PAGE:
Hamilton examines how to get electric vehicle stations into new developments

News Oct 02, 2019 by Kevin Werner Stoney Creek News

Electric charging stations could be a permanent requirement in all new developments in Hamilton.

Hamilton’s Oct. 1 planning committee approved a motion, introduced by Mountain Coun. John-Paul Danko, that requests planning staff to examine how the city can require electric vehicle charging stations to be available in all new developments.

In addition, the city will also look at requiring a time limit for all electric vehicles using charging stations for on-street and municipal parking lots to encourage “turnover,” said Danko.

“It will let staff evaluate what would be a number of appropriate electrical vehicle charging station (and) how they will be incorporate,” said Danko.

Mountain Coun. Terry Whitehead said he wants developers to be “obligated” to install the charging stations since it is “not that expensive” to design a building to accommodate them.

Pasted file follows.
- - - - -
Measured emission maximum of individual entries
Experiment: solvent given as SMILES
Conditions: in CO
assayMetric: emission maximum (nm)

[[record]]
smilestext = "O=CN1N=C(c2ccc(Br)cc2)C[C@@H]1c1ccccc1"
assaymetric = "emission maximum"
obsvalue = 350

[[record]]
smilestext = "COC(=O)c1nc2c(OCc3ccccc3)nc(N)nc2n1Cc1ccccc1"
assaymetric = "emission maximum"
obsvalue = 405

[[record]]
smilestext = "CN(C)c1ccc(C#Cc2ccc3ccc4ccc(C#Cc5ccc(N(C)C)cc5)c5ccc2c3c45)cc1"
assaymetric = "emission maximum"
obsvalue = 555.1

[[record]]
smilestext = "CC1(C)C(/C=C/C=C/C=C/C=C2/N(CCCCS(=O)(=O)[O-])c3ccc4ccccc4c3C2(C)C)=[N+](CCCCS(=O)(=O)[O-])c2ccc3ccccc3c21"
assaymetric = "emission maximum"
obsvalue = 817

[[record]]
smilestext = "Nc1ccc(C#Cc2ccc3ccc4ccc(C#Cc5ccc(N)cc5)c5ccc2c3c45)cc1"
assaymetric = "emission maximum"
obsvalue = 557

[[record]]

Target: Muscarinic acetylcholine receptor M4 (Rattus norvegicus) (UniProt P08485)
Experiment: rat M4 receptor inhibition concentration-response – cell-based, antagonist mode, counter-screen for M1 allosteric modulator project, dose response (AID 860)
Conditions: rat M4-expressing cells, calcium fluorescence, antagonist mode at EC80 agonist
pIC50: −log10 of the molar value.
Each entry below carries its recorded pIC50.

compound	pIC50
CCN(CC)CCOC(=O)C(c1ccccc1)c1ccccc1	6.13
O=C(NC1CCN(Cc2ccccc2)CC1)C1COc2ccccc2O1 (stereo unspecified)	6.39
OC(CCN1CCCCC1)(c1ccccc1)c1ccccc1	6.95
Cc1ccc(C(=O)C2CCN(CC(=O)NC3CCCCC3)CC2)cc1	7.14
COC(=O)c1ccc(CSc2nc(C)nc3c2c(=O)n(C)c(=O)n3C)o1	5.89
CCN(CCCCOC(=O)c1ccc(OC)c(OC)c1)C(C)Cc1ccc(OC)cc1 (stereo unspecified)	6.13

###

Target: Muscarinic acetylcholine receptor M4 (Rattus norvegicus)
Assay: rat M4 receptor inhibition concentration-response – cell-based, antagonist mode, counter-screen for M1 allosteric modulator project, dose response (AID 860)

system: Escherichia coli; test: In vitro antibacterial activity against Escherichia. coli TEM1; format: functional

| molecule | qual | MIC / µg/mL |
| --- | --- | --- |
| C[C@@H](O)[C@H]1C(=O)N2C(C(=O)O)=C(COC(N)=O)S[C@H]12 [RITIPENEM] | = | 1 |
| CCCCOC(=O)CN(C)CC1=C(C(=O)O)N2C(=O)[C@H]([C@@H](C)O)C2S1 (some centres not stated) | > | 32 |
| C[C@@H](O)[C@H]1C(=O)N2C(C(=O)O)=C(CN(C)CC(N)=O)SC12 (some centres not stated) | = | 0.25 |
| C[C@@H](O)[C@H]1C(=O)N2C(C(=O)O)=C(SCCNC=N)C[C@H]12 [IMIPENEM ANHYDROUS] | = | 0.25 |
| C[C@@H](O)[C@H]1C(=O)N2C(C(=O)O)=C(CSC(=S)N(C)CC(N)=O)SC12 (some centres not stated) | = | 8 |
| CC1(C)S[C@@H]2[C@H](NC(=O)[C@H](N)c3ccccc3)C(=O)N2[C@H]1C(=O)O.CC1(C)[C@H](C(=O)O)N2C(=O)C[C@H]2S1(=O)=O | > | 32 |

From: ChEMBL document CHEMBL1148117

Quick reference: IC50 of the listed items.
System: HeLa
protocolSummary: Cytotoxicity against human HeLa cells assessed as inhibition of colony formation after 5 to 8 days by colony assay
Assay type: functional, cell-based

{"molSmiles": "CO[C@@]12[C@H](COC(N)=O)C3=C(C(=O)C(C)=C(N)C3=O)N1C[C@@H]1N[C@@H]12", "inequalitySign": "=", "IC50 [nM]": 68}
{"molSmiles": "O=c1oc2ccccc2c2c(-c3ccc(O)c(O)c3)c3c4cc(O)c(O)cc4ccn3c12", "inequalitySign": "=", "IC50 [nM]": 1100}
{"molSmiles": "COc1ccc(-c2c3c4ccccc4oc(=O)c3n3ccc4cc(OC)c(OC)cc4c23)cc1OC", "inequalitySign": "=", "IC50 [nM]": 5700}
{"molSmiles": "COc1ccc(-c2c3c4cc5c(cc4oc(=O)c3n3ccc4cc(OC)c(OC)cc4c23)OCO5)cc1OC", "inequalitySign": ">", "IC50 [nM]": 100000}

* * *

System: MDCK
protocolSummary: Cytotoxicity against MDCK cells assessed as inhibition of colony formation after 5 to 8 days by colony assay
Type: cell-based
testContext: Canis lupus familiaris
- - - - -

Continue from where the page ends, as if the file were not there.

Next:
Ontario municipalities, including Hamilton, though, can’t strengthen the building code to require developers to incorporate the charging stations because the province prohibited it, said Jason Thorne, general manager of planning.

“We can’t require something more stringent than in the building code,” said Thorne. “It ties our hands in what we can require.”

Staff will examine how to incorporate the charging stations through the parking requirement in a new development’s application.

Hamilton last month approved installing 20 electric vehicle charging stations in selected municipal parking lots at a cost of about $500,000 during a 24-month pilot project. Almost half the cost will be covered through a Natural Resources Canada grant. The rest of the station costs will be covered through ward and parking reserves.

Staff will review the program and how effective the stations have been used and report back to councillors.